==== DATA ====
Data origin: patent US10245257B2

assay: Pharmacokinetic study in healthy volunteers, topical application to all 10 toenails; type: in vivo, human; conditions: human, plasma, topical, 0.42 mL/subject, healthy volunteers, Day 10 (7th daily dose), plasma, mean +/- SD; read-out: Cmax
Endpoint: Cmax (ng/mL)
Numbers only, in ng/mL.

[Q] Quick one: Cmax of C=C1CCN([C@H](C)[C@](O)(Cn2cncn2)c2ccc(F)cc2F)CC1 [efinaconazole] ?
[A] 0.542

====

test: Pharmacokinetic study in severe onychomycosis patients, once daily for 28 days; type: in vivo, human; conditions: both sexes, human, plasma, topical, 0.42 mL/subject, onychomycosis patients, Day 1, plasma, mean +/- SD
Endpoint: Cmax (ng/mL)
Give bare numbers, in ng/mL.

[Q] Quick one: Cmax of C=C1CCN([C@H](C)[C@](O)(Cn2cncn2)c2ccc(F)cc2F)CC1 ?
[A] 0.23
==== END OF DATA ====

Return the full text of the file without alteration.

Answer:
Data origin: patent US10245257B2

assay: Pharmacokinetic study in healthy volunteers, topical application to all 10 toenails; type: in vivo, human; conditions: human, plasma, topical, 0.42 mL/subject, healthy volunteers, Day 10 (7th daily dose), plasma, mean +/- SD; read-out: Cmax
Endpoint: Cmax (ng/mL)
Numbers only, in ng/mL.

[Q] Quick one: Cmax of C=C1CCN([C@H](C)[C@](O)(Cn2cncn2)c2ccc(F)cc2F)CC1 [efinaconazole] ?
[A] 0.542

====

test: Pharmacokinetic study in severe onychomycosis patients, once daily for 28 days; type: in vivo, human; conditions: both sexes, human, plasma, topical, 0.42 mL/subject, onychomycosis patients, Day 1, plasma, mean +/- SD
Endpoint: Cmax (ng/mL)
Give bare numbers, in ng/mL.

[Q] Quick one: Cmax of C=C1CCN([C@H](C)[C@](O)(Cn2cncn2)c2ccc(F)cc2F)CC1 ?
[A] 0.23